Posted in: Capital Gains Tax
For those of you who have shares, you may wonder how HMRC calculate the capital gains on your shares when they are disposed.
There are special rules regarding capital gains on shares, as the following will illustrate.
Frances has purchased a number of shares in ABC Ltd, a quoted company, over a period of many years as follows:
In February 2013, Frances sells 4,000 shares for £28,000
Her capital gain is:
This is the problem, as we cannot tell which of the 4,000 shares Frances has sold. Was it the first 4,000 she purchased or the last 4,000 she purchased or something else?
HMRC apply matching rules to determine the order in which shares are deemed to have been sold. Note, these matching rules only apply for individuals, not companies that hold shares. Further, the rules only apply to shares of the same class in the same company.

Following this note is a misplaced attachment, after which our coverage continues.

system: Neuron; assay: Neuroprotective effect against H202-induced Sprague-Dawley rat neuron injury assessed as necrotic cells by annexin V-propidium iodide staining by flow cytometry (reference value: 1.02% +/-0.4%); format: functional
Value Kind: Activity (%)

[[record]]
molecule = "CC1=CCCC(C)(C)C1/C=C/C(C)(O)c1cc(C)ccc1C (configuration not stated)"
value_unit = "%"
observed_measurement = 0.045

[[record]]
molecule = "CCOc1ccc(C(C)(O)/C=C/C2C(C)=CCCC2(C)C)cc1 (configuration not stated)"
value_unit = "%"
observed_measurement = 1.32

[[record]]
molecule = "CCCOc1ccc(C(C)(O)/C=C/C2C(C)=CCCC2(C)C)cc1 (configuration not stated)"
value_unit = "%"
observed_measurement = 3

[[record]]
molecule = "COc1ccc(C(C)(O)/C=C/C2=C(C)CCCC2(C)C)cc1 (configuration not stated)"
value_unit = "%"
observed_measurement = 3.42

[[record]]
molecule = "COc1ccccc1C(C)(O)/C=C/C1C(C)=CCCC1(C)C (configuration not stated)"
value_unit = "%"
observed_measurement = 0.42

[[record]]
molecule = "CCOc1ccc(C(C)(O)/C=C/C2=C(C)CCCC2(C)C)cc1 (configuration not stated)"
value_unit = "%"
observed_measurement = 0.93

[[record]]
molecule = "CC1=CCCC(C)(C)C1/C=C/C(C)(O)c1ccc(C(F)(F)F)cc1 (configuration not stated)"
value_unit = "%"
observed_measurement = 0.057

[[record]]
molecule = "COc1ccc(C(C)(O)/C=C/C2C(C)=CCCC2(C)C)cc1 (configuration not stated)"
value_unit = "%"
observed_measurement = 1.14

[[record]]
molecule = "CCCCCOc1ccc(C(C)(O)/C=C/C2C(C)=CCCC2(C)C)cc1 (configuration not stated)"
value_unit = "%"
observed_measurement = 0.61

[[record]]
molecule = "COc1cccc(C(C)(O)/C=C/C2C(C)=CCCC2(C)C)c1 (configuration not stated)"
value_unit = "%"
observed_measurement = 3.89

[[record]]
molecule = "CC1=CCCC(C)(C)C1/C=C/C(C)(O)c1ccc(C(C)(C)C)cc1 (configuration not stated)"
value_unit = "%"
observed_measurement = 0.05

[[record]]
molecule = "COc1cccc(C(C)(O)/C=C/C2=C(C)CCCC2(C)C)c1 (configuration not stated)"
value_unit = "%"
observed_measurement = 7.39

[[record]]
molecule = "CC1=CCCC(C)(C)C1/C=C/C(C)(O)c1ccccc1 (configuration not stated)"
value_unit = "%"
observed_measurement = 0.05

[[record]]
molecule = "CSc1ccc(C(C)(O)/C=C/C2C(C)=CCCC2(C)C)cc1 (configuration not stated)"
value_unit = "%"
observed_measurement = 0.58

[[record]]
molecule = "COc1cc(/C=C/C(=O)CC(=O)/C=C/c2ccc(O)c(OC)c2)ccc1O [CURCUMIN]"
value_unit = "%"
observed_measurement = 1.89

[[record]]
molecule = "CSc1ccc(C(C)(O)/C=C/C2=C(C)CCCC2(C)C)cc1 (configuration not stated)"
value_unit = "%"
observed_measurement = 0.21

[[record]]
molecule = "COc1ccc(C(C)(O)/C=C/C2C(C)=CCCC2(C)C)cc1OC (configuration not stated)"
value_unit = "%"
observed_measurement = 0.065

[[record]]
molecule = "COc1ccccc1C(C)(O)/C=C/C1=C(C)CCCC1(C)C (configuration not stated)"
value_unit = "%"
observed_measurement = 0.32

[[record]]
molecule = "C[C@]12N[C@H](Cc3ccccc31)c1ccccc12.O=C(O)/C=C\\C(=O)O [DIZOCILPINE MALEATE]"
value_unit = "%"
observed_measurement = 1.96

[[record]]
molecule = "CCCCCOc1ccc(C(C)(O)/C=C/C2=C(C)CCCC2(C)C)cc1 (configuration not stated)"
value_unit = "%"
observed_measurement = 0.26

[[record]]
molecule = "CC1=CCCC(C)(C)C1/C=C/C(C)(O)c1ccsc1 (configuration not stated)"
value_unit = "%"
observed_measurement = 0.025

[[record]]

There are 3 matching rules applied in order of priority:
The reason HMRC have matching rule 2 above is to prevent the practice of “bed and breakfasting”. This is where a taxpayer would sell off enough shares each tax year to realise a gain exactly equal to their capital gains tax annual allowance and then buy those shares back again the next day. This would have the effect of keeping the shareholders share portfolio intact while increasing the effective cost of the shares held, which would in turn reduce the capital gain when the shares were really disposed of.
If we return to Frances and her share disposal, we can see that she has no shares caught by matching rules 1 and 2 and all her shares fall into the Section 104 pool.
Her capital gain is therefore: